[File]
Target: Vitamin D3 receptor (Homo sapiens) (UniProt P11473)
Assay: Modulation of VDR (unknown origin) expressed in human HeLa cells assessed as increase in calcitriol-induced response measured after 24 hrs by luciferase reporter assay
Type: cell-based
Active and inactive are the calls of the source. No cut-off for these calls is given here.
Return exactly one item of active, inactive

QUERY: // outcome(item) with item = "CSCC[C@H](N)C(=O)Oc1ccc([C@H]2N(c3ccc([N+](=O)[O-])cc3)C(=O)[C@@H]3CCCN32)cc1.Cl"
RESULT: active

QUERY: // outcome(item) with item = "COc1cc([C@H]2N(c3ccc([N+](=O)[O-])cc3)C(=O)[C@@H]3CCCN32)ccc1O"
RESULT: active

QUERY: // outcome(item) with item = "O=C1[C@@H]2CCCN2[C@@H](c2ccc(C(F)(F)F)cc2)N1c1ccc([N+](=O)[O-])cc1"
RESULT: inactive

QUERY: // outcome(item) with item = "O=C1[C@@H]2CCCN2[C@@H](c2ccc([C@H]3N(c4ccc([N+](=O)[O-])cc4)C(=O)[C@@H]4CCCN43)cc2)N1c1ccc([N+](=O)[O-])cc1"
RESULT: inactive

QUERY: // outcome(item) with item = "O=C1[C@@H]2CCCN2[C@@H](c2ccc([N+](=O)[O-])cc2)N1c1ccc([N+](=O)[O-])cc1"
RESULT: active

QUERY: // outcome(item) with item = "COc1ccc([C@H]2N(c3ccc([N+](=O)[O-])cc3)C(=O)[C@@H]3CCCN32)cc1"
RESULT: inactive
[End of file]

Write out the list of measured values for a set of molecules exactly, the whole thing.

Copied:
Target: Vitamin D3 receptor (Homo sapiens) (UniProt P11473)
Assay: Modulation of VDR (unknown origin) expressed in human HeLa cells assessed as increase in calcitriol-induced response measured after 24 hrs by luciferase reporter assay
Type: cell-based
Active and inactive are the calls of the source. No cut-off for these calls is given here.
Return exactly one item of active, inactive

QUERY: // outcome(item) with item = "CSCC[C@H](N)C(=O)Oc1ccc([C@H]2N(c3ccc([N+](=O)[O-])cc3)C(=O)[C@@H]3CCCN32)cc1.Cl"
RESULT: active

QUERY: // outcome(item) with item = "COc1cc([C@H]2N(c3ccc([N+](=O)[O-])cc3)C(=O)[C@@H]3CCCN32)ccc1O"
RESULT: active

QUERY: // outcome(item) with item = "O=C1[C@@H]2CCCN2[C@@H](c2ccc(C(F)(F)F)cc2)N1c1ccc([N+](=O)[O-])cc1"
RESULT: inactive

QUERY: // outcome(item) with item = "O=C1[C@@H]2CCCN2[C@@H](c2ccc([C@H]3N(c4ccc([N+](=O)[O-])cc4)C(=O)[C@@H]4CCCN43)cc2)N1c1ccc([N+](=O)[O-])cc1"
RESULT: inactive

QUERY: // outcome(item) with item = "O=C1[C@@H]2CCCN2[C@@H](c2ccc([N+](=O)[O-])cc2)N1c1ccc([N+](=O)[O-])cc1"
RESULT: active

QUERY: // outcome(item) with item = "COc1ccc([C@H]2N(c3ccc([N+](=O)[O-])cc3)C(=O)[C@@H]3CCCN32)cc1"
RESULT: inactive